The 30-year-old programmer and storyteller, Linda Liukas, will come to Nordic Business Forum Sweden to talk about using creativity to create the future.
Liukas started her journey to programming and technology very early on. At the age of 14, she had, as she puts it, a “mad teenage crush” on an older man. This man was Al Gore. She wanted to somehow express her feelings towards Mr. Gore and as there were no social media sites where to share the love easily, she decided to learn how to code and made a website to honor Mr. Gore.
After high school, Liukas got interested in multiple other subjects and left programming aside for a while. She first went to study business at the University of Turku, but later transferred to Aalto University in Helsinki in 2009. There she studied visual journalism and joined Aalto Entrepreneurship Society, a group that was on a mission to create a new start-up culture to Finland. With this group Liukas traveled to California to visit Stanford and Silicon Valley and it was this trip that got her back to programming and coding.
In 2010 Liukas established a non-profit organization called Rails Girls together with her friend Karri Saarinen, to provide tools and a community for women to understand technology and to build their ideas. But why focusing on women? Liukas noticed, that the world of computers is mainly in the hands of men and especially young guys in Silicon Valley. She felt that at the same time young girls don’t know that they are supposed to like computers. Liukas wanted to give the power also to women to make decisions and create things with technology and computers. And that’s what they have done. Rails Girls has organized free workshops in over 200 countries to make programming and technology more approachable to women.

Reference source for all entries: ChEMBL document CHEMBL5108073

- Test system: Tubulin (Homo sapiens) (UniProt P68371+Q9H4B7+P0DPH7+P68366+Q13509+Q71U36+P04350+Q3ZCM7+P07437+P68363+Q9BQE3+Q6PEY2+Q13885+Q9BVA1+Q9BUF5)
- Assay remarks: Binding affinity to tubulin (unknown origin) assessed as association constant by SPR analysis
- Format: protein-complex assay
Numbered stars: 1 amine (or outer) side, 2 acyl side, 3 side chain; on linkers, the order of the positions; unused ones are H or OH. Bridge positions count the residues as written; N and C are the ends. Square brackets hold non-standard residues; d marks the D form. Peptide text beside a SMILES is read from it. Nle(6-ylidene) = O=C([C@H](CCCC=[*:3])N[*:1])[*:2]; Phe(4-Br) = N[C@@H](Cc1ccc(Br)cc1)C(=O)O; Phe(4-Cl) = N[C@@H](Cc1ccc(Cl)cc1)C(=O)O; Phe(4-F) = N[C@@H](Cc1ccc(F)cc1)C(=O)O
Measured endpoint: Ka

But in fact, Rails Girls was only the beginning for Liukas’ mission. She wanted to do her part in educating also kids about technology, computers, and programming, so she wrote and illustrated a children’s book called ‘Hello Ruby’. The book is about a little girl called Ruby, who has a wild imagination. Ruby has multiple friends to whom she gives simple instructions just like coders give orders to computers and so the book educates readers about programming.
The book became an instant success and it has already been translated into over 10 languages. A great indication of this achievement is how Liukas raised $380 000 for the publishing through a crowdsourcing site Kickstarter when the original goal was to raise $10 000. The story of Ruby has continued to games, a mobile application and even another book.
In 2016, Liukas was included in the Nordic Business Report Thinkers 20 list.She has also won Ruby Hero prize and was named the Digital Champion of Finland by the EU Commissioner for Digital Agenda.
At Nordic Business Forum Sweden, Liukas focuses on sharing thoughts on using creativity as a roadmap to the future.
Top picks from the speaker:
- Check out Liukas’ interesting blog, where she shares updates on her career but also life in general.
- Coding is becoming a more requested skill in many working environments, so if you feel you should learn coding, an easy way to start is ‘Hello Ruby’.
- If you haven’t seen it yet, you should watch Liukas’ popular TED speech about teaching computers to children.
More on Linda Liukas:
- Twitter: @lindaliukas
- Bio: http://nbf.staging.meom.fi/sweden/speakers/linda-liukas/
- Website: http://lindaliukas.fi/
Want to see Liukas tell his story? Get your tickets to NBForum Sweden here.
Nordic Business Forum Sweden is a one-day event in Stockholm at the Waterfront Conference Center on the 16th of January 2017.